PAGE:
The first time we tried okra was fried at a southern food restaurant. It was a big hit for us. So much so we started growing okra in our home garden the following season down south. It was amazing. It grew 7 feet tall and the okra pods grew to full size in as little as a day. The beautiful hibiscus style flower comes up and when the petals die a pod surfaces and starts to grow. You’d find a small pod in the morning and by evening it was huge! So, we started pulling them when they were smaller to prevent them from overgrowing and ended up with many more coming up.They usually say an overgrown okra is stringy and tough, but not ours. They were so tender regardless of size!
I learned how to make fried okra from a southern gentleman who spent his retirement years growing and giving away vegetables he grew in his 1/2 acre plot. He was amazing in his knowledge of gardening and how to cook everything he got out of his garden. He also grew a ton of zucchini and made them into pickles using the the same technique as cucumbers. He even made zucchini pie which was basically an apple pie recipe using zucchini! Unbelievably the man of this house is a huge apple pie fan and agreed it was a pretty good substitute.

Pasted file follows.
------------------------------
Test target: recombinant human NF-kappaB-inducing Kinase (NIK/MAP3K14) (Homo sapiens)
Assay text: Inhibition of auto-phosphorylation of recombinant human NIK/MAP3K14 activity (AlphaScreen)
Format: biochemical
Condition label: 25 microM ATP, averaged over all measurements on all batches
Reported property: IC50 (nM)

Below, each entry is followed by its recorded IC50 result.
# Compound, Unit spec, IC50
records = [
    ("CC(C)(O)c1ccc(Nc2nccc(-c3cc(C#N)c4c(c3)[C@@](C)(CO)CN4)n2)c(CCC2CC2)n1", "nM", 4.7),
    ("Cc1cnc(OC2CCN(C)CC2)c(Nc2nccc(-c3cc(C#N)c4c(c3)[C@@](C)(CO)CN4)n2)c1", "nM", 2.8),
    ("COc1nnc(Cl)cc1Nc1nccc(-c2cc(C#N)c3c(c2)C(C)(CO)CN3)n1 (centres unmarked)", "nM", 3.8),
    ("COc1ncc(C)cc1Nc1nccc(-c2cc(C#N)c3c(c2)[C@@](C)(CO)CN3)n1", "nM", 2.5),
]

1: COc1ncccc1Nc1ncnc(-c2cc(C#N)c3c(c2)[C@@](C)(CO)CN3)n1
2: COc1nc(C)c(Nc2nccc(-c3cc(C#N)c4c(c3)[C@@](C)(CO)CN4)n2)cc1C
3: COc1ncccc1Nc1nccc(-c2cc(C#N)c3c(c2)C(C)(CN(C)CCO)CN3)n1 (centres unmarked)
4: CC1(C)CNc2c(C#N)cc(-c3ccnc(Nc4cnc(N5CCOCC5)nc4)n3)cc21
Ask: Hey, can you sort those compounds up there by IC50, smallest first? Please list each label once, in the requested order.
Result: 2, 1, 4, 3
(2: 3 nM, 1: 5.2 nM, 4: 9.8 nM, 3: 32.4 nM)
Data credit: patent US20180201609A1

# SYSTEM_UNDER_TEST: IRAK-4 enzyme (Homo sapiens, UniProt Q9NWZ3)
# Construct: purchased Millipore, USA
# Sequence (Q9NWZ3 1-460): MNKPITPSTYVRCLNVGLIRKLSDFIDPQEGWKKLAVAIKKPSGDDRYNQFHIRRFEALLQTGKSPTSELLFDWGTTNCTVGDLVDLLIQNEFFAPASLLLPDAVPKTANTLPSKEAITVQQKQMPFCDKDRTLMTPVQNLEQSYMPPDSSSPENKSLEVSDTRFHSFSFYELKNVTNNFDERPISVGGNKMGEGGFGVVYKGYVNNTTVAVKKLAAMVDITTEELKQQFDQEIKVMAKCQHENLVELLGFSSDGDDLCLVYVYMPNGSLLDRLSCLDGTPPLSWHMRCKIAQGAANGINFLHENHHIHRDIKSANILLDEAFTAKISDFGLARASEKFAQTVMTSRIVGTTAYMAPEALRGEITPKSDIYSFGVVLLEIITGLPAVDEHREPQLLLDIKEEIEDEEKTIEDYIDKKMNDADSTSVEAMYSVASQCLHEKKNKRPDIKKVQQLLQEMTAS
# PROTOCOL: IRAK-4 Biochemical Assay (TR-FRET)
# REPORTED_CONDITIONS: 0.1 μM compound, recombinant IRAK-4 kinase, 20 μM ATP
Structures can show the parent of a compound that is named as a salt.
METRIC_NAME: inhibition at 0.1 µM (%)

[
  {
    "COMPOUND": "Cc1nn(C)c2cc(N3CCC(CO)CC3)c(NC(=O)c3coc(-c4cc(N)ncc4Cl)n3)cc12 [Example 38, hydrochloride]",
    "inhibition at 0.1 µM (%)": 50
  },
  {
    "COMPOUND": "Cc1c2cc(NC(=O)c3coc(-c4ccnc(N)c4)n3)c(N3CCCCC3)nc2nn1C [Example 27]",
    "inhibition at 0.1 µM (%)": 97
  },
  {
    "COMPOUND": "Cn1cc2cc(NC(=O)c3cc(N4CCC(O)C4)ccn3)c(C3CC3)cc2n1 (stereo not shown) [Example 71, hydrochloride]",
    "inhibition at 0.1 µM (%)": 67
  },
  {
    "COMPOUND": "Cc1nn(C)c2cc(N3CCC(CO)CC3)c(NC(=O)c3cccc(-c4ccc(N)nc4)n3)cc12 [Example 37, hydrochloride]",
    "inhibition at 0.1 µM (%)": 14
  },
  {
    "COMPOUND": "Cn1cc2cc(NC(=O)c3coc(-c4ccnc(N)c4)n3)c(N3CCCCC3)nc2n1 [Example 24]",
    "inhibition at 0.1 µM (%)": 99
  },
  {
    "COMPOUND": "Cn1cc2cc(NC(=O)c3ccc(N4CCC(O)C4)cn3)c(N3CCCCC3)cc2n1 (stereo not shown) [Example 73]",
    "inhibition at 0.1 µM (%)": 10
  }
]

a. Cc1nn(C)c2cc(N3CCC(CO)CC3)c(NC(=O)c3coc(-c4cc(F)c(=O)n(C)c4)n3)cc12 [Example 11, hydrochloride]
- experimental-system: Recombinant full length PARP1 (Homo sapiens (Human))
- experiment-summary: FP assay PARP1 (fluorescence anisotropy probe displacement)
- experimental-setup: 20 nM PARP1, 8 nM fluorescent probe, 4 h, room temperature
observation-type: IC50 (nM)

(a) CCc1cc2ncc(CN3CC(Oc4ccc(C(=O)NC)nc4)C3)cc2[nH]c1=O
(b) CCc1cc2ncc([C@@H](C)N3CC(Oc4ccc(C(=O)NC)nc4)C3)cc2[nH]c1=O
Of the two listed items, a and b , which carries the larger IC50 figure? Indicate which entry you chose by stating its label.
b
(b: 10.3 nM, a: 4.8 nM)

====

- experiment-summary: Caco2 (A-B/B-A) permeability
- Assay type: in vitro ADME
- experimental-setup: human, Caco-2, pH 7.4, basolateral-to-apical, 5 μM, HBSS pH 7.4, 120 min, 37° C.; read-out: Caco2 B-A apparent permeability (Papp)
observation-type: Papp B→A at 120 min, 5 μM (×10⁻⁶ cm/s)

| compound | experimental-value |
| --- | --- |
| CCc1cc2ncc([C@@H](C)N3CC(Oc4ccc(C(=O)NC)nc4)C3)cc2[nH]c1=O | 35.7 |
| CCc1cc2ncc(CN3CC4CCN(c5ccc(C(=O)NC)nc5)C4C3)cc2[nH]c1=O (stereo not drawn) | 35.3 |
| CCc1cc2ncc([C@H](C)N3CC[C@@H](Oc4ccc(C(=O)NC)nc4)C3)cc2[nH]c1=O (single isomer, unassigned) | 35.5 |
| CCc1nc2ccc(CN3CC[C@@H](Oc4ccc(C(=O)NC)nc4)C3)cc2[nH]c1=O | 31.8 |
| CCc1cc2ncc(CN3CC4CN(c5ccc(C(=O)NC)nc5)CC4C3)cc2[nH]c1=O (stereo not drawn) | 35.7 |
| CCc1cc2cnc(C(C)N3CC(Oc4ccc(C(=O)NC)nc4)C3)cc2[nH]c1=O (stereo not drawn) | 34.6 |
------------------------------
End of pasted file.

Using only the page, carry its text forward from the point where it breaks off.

Most people who think of okra thing about the slime that is usually in the inside. We’ve found it’s only slimy if you are using frozen or store bought okra. The longer it sits the worse it gets. We try to use it right away after we pick it so we don’t have that problem with. Quickly frying it on high heat, sliced okra rolled in cornmeal, salt and pepper prevents it from even starting.
By the way, the slime is an important part of the vegetable because it’s used as a thickner for a number of dishes. I think everyone can agree that gumbo is very tasty. There is nothing better than fresh okra in a homemade gumbo.
Here is a good recipe: https://www.mysimplehealthylife.com/?p=193